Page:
IDF Chief of Staff Lt. Gen. Herzi Halevi warned Sunday that the unity of the Israel Defense Forces had been “dangerously” harmed, as thousands of reservists vowed to end their volunteer duty in protest of the government’s moves to overhaul the judiciary.
He urged these reservists to reconsider, saying, “I call on them to return to service.”
And he warned that Israel would be in existential peril without a unified IDF including the “best” soldiers.
“If ours is not a strong and unified army, and if the best do not serve in the IDF, we will not be able to continue to exist as a state in the region,” said Halevi.
“We have acted to keep [the IDF] out of the debate, but due to its intensity in Israeli society, we were pulled into it, and the cohesion [of the military] has been harmed,” the chief of staff wrote in a (Hebrew) letter to troops. “It is our duty to prevent these cracks from widening.”
Halevi said he would not discuss the debate over the overhaul, but noted that the IDF’s role is to “protect the country, including to allow debate in safe conditions.”
Otherwise, “a ground troop may mistakenly think a pilot in the Air Force won’t assist them because of the debate; and a pilot may mistakenly think they do not need to prepare and remain battle-ready, when in reality, they may be needed soon,” Halevi warned.
Halevi was apparently referring in part to a staged video shared last week on social media — including by government ministers — depicting Israeli Air Force pilots refusing to help ground troops attacked by enemy forces due to the formers’ perceived support for the government’s plans to overhaul the judicial system. The IDF slammed the video at the time, saying it aims to cause “internal incitement” within the Israel Defense Forces.
Halevi assured troops it was not too late to fix the harm caused to the IDF’s unity by the debate surrounding the overhaul.
“Even if there is a debate, cohesion is of utmost importance,” he urged.
Halevi said serving in the IDF is “an obligation which is a great privilege,” for standing and reserve forces.
“None of the service members have the right to say that they are not serving anymore, and they have no right to not show up for duty or refuse an order,” he said.
Halevi said the IDF “is strong because of its people… We have no other nation and we have no other IDF.”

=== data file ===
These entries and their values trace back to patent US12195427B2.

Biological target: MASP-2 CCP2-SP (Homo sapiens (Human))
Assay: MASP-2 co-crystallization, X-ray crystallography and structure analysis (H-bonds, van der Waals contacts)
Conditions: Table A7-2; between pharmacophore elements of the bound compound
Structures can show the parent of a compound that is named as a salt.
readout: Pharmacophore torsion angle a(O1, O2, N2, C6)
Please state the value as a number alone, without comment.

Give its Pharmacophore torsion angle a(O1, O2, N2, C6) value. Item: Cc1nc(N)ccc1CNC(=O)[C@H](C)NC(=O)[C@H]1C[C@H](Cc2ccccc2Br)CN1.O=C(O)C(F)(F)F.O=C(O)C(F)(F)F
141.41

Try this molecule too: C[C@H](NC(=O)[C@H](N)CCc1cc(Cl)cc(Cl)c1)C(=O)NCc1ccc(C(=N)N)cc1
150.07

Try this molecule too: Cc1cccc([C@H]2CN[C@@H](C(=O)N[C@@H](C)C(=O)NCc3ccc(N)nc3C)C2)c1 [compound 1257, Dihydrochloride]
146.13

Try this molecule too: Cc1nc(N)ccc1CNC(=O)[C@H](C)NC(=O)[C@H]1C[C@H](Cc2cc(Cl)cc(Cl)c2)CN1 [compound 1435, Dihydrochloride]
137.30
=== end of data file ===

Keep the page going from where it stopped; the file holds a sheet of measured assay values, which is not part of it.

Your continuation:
The IDF commander was scheduled to meet with Prime Minister Benjamin Netanyahu on Sunday to review the impact that the reservists’ refusal to serve is having on the armed forces, according to Hebrew media reports. However, Netanyahu received a heart pacemaker on Sunday and his schedule has been disrupted as he recovers from the procedure.
Last week Halevi told a meeting of the Knesset Foreign Affairs and Defense Committee that reservists’ refusal to volunteer for special duties as a form of protest was harming the IDF.
Most Israelis who complete their mandatory military national service are then required to also attend annual reserve duty, but those who served in special units, and pilots, are expected to volunteer to continue carrying out the same duties while in the reserves, a commitment they usually take upon themselves.
On Saturday, a large anti-protest group announced that 10,000 reservists would suspend their volunteer service if the judicial plan moves ahead. Hundreds of pilots are among more than 1,000 air force personnel who on Friday announced a similar intention.
Protests against the judicial overhaul have roiled the IDF for months, with the threats ramping up as the government pushes a bill barring judges from the use of the so-called “reasonableness” test for government and ministerial decisions, part of the coalition’s controversial plan to overhaul the judiciary. The bill is to be debated in the Knesset on Sunday and is then expected to pass its final readings into law in the following days.
The threats have simultaneously created more pressure on the government to halt the controversial legislation, while also increasing the coalition’s determination, with members of Netanyahu’s government saying they cannot under any circumstances succumb to what they say is blackmail by members of the military, which they warn could create a dangerous precedent.
Reservists, especially members of the IAF, are a key part of the army’s routine activities. Defense officials have said pilots could harm their competency by taking breaks from their frequent training exercises, and it would take a significant amount of time to restore their flying abilities.
The military has said that it would discipline or potentially dismiss active-duty soldiers who refuse to show up for duty when ordered to but stressed that no action would be taken against reservists who only threaten not to show up.
It is unclear what measures would be taken against reservists who do not show up for voluntary duty. The IDF said it would handle each case individually, including possible suspension, dismissal, or jail sentences.
Times of Israel staff contributed to this report.